Trading Pins at the Winter Games

The unofficial sport of the Olympics

PYEONGCHANG, South Korea - There's more to the Olympic games than just winning a medal.

Each and every city is at its best when the games are in town, to ensure the fans enjoy their experience.

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At the Winter games there's curling, skating, snowboarding, luge, and bobsledding but there's a game within the's pin trading.

“They call it the unofficial sport of the Olympics,” says Pam Litz, pin trader.

Every two years the world turns to a sporting event. For folks watching at home the excitement is irresistible but for those who come to the games...they are quickly immersed in a new world outside of sport.

“People just want to share, share a pin, trade a pin, share a story,” says Matheau Casner, pin trader, who started trading in Rio. For his second games, you'll find him at the Coca-Cola pin trading shop.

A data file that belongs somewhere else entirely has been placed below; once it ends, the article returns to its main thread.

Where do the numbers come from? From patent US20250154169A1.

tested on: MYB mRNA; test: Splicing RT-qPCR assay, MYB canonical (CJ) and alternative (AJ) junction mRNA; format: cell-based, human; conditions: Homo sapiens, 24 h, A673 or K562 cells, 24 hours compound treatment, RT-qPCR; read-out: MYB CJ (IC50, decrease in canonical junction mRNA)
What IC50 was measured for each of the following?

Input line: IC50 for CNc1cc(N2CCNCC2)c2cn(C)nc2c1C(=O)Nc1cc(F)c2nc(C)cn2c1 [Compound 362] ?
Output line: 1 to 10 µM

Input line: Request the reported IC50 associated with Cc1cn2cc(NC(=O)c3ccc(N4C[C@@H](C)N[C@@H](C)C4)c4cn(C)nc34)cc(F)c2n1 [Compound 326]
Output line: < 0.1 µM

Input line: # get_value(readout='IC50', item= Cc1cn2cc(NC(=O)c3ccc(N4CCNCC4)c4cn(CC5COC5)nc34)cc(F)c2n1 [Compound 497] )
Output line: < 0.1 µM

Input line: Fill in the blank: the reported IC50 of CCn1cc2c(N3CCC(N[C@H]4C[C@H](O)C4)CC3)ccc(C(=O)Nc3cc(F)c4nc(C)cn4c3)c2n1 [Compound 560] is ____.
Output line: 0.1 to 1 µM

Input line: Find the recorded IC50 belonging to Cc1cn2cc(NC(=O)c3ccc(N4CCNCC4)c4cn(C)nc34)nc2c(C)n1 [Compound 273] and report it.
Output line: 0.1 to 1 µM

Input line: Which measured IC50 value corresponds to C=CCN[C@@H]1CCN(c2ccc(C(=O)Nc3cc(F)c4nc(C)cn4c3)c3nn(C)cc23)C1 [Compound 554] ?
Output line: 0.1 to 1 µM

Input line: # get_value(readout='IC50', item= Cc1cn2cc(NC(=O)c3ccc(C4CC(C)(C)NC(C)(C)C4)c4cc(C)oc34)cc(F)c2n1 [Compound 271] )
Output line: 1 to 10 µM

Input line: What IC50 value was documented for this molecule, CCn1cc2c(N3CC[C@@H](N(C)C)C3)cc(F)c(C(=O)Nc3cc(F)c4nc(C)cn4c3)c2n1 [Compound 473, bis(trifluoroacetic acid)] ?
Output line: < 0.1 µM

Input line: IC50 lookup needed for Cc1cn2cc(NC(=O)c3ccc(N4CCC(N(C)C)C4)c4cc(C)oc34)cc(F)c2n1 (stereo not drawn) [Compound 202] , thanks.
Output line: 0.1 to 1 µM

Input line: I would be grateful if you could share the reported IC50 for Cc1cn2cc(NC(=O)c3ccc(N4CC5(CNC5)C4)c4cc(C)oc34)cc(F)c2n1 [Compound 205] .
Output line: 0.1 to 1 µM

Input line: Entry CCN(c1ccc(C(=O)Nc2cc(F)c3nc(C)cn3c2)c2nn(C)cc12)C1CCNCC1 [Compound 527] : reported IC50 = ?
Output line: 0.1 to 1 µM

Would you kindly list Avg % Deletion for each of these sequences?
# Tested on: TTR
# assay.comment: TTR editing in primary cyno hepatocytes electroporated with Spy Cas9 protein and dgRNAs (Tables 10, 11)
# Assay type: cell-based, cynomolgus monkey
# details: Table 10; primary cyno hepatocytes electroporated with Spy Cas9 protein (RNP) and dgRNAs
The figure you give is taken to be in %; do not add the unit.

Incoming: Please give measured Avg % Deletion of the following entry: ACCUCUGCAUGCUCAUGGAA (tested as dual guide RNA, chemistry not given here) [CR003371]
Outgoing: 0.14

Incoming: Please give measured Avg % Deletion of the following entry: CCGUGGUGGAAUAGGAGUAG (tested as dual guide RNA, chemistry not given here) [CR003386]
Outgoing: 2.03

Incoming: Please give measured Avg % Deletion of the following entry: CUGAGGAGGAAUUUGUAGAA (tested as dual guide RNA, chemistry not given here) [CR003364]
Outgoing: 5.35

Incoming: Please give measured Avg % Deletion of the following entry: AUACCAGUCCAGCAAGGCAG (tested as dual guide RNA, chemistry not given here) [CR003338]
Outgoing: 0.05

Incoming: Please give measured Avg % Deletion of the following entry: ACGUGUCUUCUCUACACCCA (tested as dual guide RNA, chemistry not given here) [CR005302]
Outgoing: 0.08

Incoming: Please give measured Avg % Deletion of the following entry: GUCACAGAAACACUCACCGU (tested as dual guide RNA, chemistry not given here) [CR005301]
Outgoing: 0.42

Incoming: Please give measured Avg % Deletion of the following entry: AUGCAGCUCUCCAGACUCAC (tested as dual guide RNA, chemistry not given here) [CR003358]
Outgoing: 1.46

“I don’t speak Korean. I don’t speak Portuguese but people come in here and I can share a pin with them and a handshake, and say hello and it’s a connection instantly,” he says.

Pam Litz is a seasoned trader. Pyeongchang is her 15th Olympic games.

“I started in 1984 in Los Angeles,” she says.

For both Pam and Matheau, it's an Olympic culture that's about new relationships.

“You know it gives you a chance to interact with so many people that you would never meet otherwise,” says Pam.

The pins may look like simple designs, but for traders each pin can uncover a smile and make a memory.

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